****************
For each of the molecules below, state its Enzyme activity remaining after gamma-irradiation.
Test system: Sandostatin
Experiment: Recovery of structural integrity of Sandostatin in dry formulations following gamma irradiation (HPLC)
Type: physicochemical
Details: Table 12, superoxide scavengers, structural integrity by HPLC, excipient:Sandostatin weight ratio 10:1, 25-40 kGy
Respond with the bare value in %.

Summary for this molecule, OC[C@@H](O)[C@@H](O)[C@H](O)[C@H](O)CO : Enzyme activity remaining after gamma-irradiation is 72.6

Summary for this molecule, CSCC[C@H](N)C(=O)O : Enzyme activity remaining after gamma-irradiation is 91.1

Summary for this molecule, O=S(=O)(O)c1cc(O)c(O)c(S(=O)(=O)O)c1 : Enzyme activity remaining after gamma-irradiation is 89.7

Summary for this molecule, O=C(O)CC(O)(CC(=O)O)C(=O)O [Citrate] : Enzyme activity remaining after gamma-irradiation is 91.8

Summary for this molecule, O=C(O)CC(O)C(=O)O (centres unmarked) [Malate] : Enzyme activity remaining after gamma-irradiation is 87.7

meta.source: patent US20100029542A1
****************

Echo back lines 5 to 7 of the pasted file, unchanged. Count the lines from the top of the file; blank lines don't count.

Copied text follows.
Details: Table 12, superoxide scavengers, structural integrity by HPLC, excipient:Sandostatin weight ratio 10:1, 25-40 kGy
Respond with the bare value in %.

Summary for this molecule, OC[C@@H](O)[C@@H](O)[C@H](O)[C@H](O)CO : Enzyme activity remaining after gamma-irradiation is 72.6